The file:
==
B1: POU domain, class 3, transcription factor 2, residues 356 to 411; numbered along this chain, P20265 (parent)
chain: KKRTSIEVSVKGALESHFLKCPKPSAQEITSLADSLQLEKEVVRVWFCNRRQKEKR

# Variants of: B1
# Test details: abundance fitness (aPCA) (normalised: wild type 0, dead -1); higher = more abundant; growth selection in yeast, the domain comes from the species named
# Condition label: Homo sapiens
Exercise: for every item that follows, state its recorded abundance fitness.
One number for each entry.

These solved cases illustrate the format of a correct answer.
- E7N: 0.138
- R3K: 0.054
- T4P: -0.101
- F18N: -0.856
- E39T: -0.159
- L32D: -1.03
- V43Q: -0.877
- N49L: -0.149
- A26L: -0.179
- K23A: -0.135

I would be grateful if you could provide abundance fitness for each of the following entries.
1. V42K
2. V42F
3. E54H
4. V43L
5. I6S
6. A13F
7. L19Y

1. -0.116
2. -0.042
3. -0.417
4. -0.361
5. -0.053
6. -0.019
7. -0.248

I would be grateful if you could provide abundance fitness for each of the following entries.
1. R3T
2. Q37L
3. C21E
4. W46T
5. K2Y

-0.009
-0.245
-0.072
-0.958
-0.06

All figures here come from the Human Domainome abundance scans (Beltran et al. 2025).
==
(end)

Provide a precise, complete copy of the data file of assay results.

B1: POU domain, class 3, transcription factor 2, residues 356 to 411; numbered along this chain, P20265 (parent)
chain: KKRTSIEVSVKGALESHFLKCPKPSAQEITSLADSLQLEKEVVRVWFCNRRQKEKR

# Variants of: B1
# Test details: abundance fitness (aPCA) (normalised: wild type 0, dead -1); higher = more abundant; growth selection in yeast, the domain comes from the species named
# Condition label: Homo sapiens
Exercise: for every item that follows, state its recorded abundance fitness.
One number for each entry.

These solved cases illustrate the format of a correct answer.
- E7N: 0.138
- R3K: 0.054
- T4P: -0.101
- F18N: -0.856
- E39T: -0.159
- L32D: -1.03
- V43Q: -0.877
- N49L: -0.149
- A26L: -0.179
- K23A: -0.135

I would be grateful if you could provide abundance fitness for each of the following entries.
1. V42K
2. V42F
3. E54H
4. V43L
5. I6S
6. A13F
7. L19Y

1. -0.116
2. -0.042
3. -0.417
4. -0.361
5. -0.053
6. -0.019
7. -0.248

I would be grateful if you could provide abundance fitness for each of the following entries.
1. R3T
2. Q37L
3. C21E
4. W46T
5. K2Y

-0.009
-0.245
-0.072
-0.958
-0.06

All figures here come from the Human Domainome abundance scans (Beltran et al. 2025).